Stress has become an inevitable part of the modern lifestyle, caused by problems with finances, relationships, looming deadlines, job security, or health issues. Add daily stressors like traffic/commute, arguments with friends or family, lack of “me” time, and constantly running against the clock, and it’s no wonder we feel perennially exhausted and burn out earlier than ever.
Forgetting things too easily? Feeling irritable or exhausted? Your everyday stress is probably getting to you.
But it’s not just an emotional burnout; believe it or not, stress has been associated with the 6 leading causes of death worldwide: cancer, heart disease, lung disease, accidents, liver disease, and suicide.1 It can even shrink the part of your brain that is responsible for learning and memory.2
Not all stress is bad, however. A little bit of stress is actually a good thing – it keeps you alert, focused, and helps you deliver your best performance, such as during a crucial presentation or an important exam. But if you are perpetually on an emotional roller-coaster because of stress, and it’s affecting your health and personal and professional life, take these 13 steps.
1. Understand That It Is In Your Control
Even though stress is brought on by external events, the actual feeling of being stressed depends on how we think about and react to those external events. This means that no matter what our circumstances or what we do for a living, we all have the ability to reduce our stress by deploying specific coping strategies. That is the first and, quite possibly, the most empowering step!
2. Take A Deep Breath
You will be surprised how taking 5 deep breaths, counting till 10 as you inhale and exhale each breath, can instantly calm you down.
Learn to notice how you breathe. Most of us breathe in a shallow manner, from our chest, and too quickly. Deep breathing involves breathing through your nose slowly, from deep inside your belly, and letting your abdomen expand completely. Breathe out through your mouth or your nose, and notice how a full oxygen exchange can help you feel less stressed and more calm.3 Supplement this with deep breathing exercises such as pranayama so you breathe right and tank up on oxygen. Which brings us to point 3!
3. Exercise And Practice Yoga
Yes, we know, you can barely make time to exercise. But nothing can help you blow off some serious steam like exercise. Exercise naturally lowers your body’s stress hormones – cortisol and adrenaline. It simultaneously releases the feel-good hormones, endorphins, which elevate your mood, help you decompress, and feel energized and calm. And even if you can’t hit the gym every day, even a 20-minute stroll can help lower your stress levels.4
On days that you are extremely busy, skip gym. Get down about 1.5 km away from your destination and walk. Even those 2o odd minutes will help.
A daily yoga routine is also an effective way to rein in stress.5 Combine this with deep breathing (pranayama) and meditation and you have a winner on hand! Yoga asanas and pranayama techniques you can try for stress relief include mountain pose and child pose.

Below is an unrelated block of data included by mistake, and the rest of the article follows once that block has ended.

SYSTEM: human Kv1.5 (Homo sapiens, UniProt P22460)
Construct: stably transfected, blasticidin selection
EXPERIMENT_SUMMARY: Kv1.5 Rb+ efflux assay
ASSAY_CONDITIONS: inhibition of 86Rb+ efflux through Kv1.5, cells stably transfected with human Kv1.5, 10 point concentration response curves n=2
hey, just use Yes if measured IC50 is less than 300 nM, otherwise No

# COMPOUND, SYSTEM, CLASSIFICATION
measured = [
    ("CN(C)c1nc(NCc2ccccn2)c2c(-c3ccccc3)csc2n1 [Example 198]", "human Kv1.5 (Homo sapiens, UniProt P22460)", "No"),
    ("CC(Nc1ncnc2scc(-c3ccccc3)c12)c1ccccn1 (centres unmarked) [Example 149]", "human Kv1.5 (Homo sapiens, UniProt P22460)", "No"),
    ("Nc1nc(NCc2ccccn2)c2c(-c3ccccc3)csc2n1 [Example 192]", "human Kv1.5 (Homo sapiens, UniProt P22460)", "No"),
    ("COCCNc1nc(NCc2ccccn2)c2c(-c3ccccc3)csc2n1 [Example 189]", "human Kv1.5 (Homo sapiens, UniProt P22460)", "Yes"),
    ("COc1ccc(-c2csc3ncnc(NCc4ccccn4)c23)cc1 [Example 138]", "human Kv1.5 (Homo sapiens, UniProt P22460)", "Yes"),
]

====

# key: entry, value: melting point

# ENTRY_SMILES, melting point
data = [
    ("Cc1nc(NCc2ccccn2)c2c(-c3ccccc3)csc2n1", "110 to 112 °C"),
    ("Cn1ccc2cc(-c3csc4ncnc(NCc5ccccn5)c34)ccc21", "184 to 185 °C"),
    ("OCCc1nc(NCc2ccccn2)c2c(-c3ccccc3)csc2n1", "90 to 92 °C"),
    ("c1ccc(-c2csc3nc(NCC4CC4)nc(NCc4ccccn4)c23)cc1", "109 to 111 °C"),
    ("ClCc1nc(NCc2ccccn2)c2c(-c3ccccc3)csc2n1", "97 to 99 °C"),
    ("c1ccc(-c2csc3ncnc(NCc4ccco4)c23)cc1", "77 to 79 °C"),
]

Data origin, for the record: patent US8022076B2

4. Practice Meditation And Mindfulness
As you practice mindfulness meditation, focus on each and every sensation at each moment. This will take your mind off your stressors.
Meditation is proven to relax your nervous system, helping you feel calm and peaceful. Meditation can also help you feel more positive and energetic and improve mental clarity.6 Mindfulness meditation, which involves focusing on your breathing and paying attention to the present instead of the past or future, has also been shown to ease stress.7
5. Eat The Right Kind Of Food
Although high-stress situations can drive us to eat comfort foods like mac and cheese, ice cream, or pizza, these are usually the worst foods you can eat when you’re feeling stressed. They’ll make you feel even more sluggish and lethargic, not to mention the damage they cause to your arteries and all the inches they’ll add to your waistline.
Can you imagine a more high-stress job than that of the POTUS? Obama famously stayed off junk food and ate almonds. Yes, almonds are among the 9 superfoods that reduce stress. The others include fruits, leafy greens, salmon, and black beans. This is because a diet that helps you balance cortisol and other hormones should include vitamin C, magnesium, complex carbs, and omega 3 fatty acids.8
6. Listen To Relaxing Music
Several studies have shown that listening to calming, relaxing music or just leaving it on in the background as you go about your daily business can help alleviate stress. Music with a slower tempo can relax your muscles, soothe your senses, and quiet your mind. Music that is the most effective at helping you lower stress include Celtic, Native American, Indian stringed instruments and flute, light sounds of forests, rain, thunder, and oceans, and light jazz.9
7. Get Lots Of Sleep
Not getting at least 7–9 hours of sleep every night can negatively impact your mood, stress levels, memory, and judgment. And a high stress level can in turn affect your sleep. And the vicious cycle continues!10 Wind down correctly at night to ensure you get a proper night’s sleep. How? Don’t have alcohol or caffeine 2 hours before bed, keep electronic devices away, and sleep in the nude. No, not joking about the last one. Sleeping naked has several benefits for your overall health.
8. Get Organized
A lot of our daily stress comes from not knowing what to do and/or when to do it. Lack of organization can easily lead to stress, panic, and frustration. Using a calendar, whiteboard, or a planner can help you keep track of what you need to do, remind yourself of important deadlines, and prioritize what’s important.11